$$ (\overline a - \overline \delta_i)x\gamma_i+(a-\delta_i)\overline x \overline \gamma_i+(\overline a- \overline x)\delta_i+(a-x)\overline \delta_i-\delta_i\overline \delta_i =0 $$

Additionally, the $\gamma_i$ satisfy the following equality

$$ \gamma_i \overline \gamma_i+\gamma_i + \overline \gamma_i=0 $$

With a the same argument we also get

$$ (\overline b-\overline \delta_i)y\gamma_i+(b-\delta_i)\overline y\overline \gamma_i+(\overline b-\overline y)\delta_i+(b-y)\overline \delta_i-\delta_i\overline \delta_i =0. $$

The last three equations completely determine the coupler curve. However, they are not algebraic equations, because complex conjugation is not algebraic. To obtain a polynomial system we consider $x$ and $\bar{x}$ as independent variables (and similarly for all others). Afterwards, we filter out the solutions for which $x$ and $\bar{x}$ are not complex conjugates. We call the solutions where complex conjugation relations are satisfied real solutions since they correspond to real vectors in the plane.

Substituting the $\delta_i$s with our given precision points results in a polynomial system of $24$ variables in $24$ equations.

Solving the Nine Point Path Synthesis Problem

Similar to Wampler et. al. we first calculate all four bars for a given set of precision points and the track solutions to a new set of precision points. In order to calculate the start solution, we use monodromy to speed up the calculation.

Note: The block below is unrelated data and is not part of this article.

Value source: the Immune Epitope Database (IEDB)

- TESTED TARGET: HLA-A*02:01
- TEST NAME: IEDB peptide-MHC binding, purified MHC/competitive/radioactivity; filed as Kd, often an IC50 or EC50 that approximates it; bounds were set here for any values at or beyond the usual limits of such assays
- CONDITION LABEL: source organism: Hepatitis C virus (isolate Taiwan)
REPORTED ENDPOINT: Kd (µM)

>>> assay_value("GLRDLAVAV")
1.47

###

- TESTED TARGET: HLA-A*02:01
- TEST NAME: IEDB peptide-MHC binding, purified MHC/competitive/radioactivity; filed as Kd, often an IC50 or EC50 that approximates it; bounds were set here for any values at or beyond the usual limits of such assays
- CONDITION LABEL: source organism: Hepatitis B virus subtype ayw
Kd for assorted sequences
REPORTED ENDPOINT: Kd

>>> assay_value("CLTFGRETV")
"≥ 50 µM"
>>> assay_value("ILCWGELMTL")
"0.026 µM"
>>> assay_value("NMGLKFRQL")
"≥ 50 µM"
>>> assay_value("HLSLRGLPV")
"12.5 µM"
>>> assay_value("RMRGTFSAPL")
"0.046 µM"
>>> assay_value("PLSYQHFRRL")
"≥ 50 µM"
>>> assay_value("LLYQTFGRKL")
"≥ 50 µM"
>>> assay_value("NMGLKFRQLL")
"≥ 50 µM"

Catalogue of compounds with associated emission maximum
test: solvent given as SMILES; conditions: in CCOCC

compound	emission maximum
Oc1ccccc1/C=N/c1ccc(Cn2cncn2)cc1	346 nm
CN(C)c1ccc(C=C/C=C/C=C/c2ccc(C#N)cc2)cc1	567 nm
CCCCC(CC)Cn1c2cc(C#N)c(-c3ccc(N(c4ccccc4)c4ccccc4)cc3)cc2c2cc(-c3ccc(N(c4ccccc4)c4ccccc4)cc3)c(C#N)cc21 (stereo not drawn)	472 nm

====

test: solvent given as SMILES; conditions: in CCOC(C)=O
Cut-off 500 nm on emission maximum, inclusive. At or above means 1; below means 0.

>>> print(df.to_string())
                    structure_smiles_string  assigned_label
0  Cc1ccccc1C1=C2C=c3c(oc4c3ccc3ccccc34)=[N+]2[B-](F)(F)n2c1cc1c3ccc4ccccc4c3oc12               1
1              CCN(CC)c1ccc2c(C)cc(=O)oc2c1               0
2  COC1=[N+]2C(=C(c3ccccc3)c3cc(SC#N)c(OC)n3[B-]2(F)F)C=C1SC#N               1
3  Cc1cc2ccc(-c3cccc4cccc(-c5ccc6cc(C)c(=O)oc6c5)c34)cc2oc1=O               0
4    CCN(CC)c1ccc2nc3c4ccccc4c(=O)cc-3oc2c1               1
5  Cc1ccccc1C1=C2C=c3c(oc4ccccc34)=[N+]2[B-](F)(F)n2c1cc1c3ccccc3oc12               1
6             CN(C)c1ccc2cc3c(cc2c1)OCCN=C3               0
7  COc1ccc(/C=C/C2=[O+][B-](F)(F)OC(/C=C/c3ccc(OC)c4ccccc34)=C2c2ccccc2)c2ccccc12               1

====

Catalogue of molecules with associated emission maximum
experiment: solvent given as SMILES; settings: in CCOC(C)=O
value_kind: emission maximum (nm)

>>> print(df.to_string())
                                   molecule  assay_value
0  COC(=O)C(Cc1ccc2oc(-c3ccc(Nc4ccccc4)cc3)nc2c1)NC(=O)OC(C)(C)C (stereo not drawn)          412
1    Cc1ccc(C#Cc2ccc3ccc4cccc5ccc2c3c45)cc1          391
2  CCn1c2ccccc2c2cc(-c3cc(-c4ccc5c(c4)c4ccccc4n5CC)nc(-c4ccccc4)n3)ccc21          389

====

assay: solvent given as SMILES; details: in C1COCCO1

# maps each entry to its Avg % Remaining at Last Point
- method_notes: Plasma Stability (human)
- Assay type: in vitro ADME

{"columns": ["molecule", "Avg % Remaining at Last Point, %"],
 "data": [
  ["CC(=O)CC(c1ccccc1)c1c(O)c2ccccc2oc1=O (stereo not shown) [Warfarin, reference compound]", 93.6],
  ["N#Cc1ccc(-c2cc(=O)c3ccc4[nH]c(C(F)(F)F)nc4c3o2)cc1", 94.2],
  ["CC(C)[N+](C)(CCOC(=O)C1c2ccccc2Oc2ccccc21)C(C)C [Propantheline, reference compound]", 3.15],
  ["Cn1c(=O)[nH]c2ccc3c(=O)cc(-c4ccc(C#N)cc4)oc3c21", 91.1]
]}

This is the basic idea of the algorithm.

  • Take a random four bar and find $9$ random precision points on its coupler curve.

  • Given these $9$ precision points find all four bars whose coupler curve passes through them.

  • Given any $9$ new precision points find all fitting four bars tracking from the solution set of step $2$.

  • Filter all real solutions.

Step $1$ and $2$ need only be calculated once and can be used repeatedly to solve new problems.

First we define the variables in Julia.

using HomotopyContinuation

@polyvar x a y b x̄ ā ȳ b̄
@polyvar γ[1:8] γ̄[1:8]
@polyvar δ[1:8] δ̄[1:8]

Next we define the polynomial system as above.

#system of polynomials
D1 = [(ā * x - δ̄[i] * x) * γ[i] + (a * x̄ - δ[i] * x̄) *  γ̄[i] +
      (ā - x̄) * δ[i] + (a - x) * δ̄[i] - δ[i] * δ̄[i] for i in 1:8]
D2 = [(b̄ * y - δ̄[i] * y) * γ[i] + (b * ȳ - δ[i] * ȳ) * γ̄[i] +
      (b̄ - ȳ) * δ[i] + (b - y) * δ̄[i] - δ[i] * δ̄[i] for i in 1:8]
D3 = [γ[i] * γ̄[i] + γ[i] + γ̄[i] for i in 1:8]

fourbar_system = [D1; D2; D3]

Step 1

For our first step it is not necessary to pick a four bar with physical meaning. We generate $x, \overline{x}, a , \overline{a},…$ as random complex numbers. For $\gamma_1, …,\gamma_8, \overline{\gamma}_1,… \overline{\gamma}_8$ we generate random angles $\theta_1$,…,$\theta_8$ and then compute $\gamma_i:= e^{i \theta_j}-1$ and the conjugates respectively. Next we substitute these variables and solve D1 = D2 = 0 as equations in $\delta_1,\ldots,\delta_8$ and $\overline{\delta}_1,\ldots,\overline{\delta}_8$. This can be done separately for each $i\in {1,\ldots,8}$ as the pair of equations D1[i] = D2[i] = 0 only depends on $\delta_i$ and $\overline \delta_i$.

args = 2π * im .* rand(8)
Γ = exp.(args) .- 1
Γ̄ = exp.(-args) .- 1
xayb = randn(ComplexF64,8)

δδ̄_results = map(D1, D2) do d1, d2
    d = [d1; d2]
    start_sys = [subs(f, [x; x̄; a; ā; y; ȳ; b; b̄] => xayb, γ => Γ, γ̄ => Γ̄) for f in d]
    # only keep first solution
δ_start = first.(δδ̄_results)
δ̄_start = last.(δδ̄_results)

Step 2